U.S. heavy precipitation events are increasing, but drought is not

By: Dr. Jeff Masters , 3:12 PM GMT on January 25, 2011

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Yesterday, I introduced the National Climatic Data Center's Climate Extremes Index, which uses temperature and precipitation records to see if the U.S. climate is getting more extreme. Today, I'll focus on how the drought and precipitation extremes that go into the Climate Extremes Index have changed over the past century. The three precipitation-related factors to go into the Climate Extremes Index are:

1) The sum of: (a) the monthly percentage of the United States in severe drought (equivalent to the lowest tenth percentile) based on the Palmer Drought Severity Index (PDSI) and (b) the percentage of the United States with severe moisture surplus (equivalent to the highest tenth percentile) based on the PDSI.

2) Twice the value of the percentage of the United States with a much greater than normal proportion of precipitation derived from extreme (equivalent to the highest tenth percentile) 1-day precipitation events.

3) The sum of (a) percentage of the United States with a much greater than normal number of days with precipitation and (b) percentage of the United States with a much greater than normal number of days without precipitation.

Items 1 and 3 have shown no change in annual average value over the past century, but there has been a marked increase in the number of heavy 1-day precipitation events in recent decades. Thus, the record and near-record values of the Climate Extremes Index in recent years have been due to a combination of the increase in heavy 1-day precipitation events and an increase in maximum and minimum temperatures.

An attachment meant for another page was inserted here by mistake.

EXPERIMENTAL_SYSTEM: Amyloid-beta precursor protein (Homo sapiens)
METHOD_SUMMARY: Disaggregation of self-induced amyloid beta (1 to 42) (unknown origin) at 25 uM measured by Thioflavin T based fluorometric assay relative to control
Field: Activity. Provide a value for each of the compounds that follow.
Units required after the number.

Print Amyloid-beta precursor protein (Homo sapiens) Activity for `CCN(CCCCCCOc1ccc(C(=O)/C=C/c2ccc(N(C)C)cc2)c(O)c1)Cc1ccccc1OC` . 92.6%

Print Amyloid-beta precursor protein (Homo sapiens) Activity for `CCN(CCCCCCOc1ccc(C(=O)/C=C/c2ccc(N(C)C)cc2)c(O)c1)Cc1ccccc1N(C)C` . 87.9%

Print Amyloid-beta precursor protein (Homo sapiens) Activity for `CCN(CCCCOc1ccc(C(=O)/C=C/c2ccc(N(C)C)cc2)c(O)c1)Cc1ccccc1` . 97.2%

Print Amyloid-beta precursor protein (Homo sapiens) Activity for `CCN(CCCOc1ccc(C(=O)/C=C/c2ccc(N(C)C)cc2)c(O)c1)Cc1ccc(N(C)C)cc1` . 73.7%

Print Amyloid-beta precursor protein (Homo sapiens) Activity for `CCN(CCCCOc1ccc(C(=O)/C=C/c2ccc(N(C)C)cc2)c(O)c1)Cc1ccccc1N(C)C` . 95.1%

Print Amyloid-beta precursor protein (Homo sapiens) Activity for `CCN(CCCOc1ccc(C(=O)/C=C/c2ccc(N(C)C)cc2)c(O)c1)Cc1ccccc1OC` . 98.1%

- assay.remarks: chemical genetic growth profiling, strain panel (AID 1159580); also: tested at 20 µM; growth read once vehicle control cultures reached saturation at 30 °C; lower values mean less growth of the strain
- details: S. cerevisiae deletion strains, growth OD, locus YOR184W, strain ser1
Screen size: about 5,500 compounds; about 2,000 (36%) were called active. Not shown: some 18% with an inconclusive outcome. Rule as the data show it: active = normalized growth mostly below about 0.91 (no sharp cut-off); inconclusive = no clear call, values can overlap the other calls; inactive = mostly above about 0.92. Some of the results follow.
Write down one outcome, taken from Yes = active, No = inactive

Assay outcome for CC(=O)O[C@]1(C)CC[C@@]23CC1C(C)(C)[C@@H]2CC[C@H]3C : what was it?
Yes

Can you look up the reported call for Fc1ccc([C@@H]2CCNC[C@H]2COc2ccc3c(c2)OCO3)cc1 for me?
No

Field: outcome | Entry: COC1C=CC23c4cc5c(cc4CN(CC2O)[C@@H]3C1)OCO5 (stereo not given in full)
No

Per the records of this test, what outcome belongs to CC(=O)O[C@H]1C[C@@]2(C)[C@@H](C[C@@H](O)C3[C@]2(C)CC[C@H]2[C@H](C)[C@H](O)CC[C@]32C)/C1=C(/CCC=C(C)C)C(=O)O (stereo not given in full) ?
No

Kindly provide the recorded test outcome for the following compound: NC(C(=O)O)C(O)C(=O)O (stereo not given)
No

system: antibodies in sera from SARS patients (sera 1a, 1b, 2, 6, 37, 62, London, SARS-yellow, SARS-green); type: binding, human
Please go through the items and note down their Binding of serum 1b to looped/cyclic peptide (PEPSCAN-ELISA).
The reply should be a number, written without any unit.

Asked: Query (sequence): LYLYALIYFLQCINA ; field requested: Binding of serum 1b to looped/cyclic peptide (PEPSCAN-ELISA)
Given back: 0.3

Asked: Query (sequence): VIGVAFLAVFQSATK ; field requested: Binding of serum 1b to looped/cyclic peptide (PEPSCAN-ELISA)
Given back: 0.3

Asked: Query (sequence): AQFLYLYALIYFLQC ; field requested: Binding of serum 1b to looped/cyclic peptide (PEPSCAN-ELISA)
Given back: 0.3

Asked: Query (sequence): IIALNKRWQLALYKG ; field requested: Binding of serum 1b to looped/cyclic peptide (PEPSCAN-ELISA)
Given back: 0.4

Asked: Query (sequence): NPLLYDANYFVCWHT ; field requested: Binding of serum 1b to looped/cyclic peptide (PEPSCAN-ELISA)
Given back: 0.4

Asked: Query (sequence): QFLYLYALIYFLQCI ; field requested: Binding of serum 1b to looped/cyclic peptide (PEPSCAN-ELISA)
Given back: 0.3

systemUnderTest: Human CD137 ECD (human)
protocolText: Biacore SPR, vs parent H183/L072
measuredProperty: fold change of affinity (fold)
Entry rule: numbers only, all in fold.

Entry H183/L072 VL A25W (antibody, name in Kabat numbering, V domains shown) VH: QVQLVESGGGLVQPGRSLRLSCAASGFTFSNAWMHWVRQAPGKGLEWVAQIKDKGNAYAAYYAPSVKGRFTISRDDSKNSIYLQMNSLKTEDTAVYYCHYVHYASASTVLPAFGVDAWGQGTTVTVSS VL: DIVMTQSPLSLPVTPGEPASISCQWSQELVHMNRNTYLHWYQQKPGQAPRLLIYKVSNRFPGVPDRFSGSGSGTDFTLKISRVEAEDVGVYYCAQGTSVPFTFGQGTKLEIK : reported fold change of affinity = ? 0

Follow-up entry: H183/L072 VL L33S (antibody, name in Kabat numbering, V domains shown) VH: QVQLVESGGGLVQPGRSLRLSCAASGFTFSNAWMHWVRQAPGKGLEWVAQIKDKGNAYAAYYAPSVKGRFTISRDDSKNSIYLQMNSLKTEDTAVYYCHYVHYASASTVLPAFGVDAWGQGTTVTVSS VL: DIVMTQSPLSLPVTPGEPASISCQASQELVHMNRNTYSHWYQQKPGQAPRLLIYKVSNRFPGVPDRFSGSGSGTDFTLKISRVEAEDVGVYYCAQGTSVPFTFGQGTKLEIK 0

Figure 1. The Annual Climate Extremes Index (CEI) for heavy 1-day precipitation events shows that these events, on average, have affected 10% of the U.S. over the past century (black line). However, heavy precipitation events have increased in recent decades. The seven most extreme years since 1910 have all occurred since 1995, with 2010 ranking as the 5th most extreme year in the past 100 years. Image credit: National Climatic Data Center.

Heavy precipitation events
Global warming theory predicts that global precipitation will increase, and that heavy precipitation events--the ones most likely to cause flash flooding--will also increase. This occurs because as the climate warms, evaporation of moisture from the oceans increases, resulting in more water vapor in the air. According to the 2007 Intergovernmental Panel on Climate Change (IPCC) report, water vapor in the global atmosphere has increased by about 5% over the 20th century, and 4% since 1970. The Climate Extremes Index plot for extreme 1-day precipitation events (Figure 1) does indeed show a sharp increase in heavy precipitation events in recent decades, with seven of the top ten years for these events occurring since 1995, and 2010 coming in 5th place in the past 100 years. The increases in heavy precipitation events have primarily come in the spring and summer, when the most damaging floods typically occur. This mirrors the results of Groisman et al. (2004), who found an increase in annual average U.S. precipitation of 7% over the past century, which has led to a 14% increase in heavy (top 5%) and 20% increase in very heavy (top 1%) precipitation events. Kunkel et al. (2003) also found an increase in heavy precipitation events over the U.S. in recent decades, but noted that heavy precipitation events were nearly as frequent at the end of the 19th century and beginning of the 20th century, though the data is not as reliable back then.

Drought and extreme wetness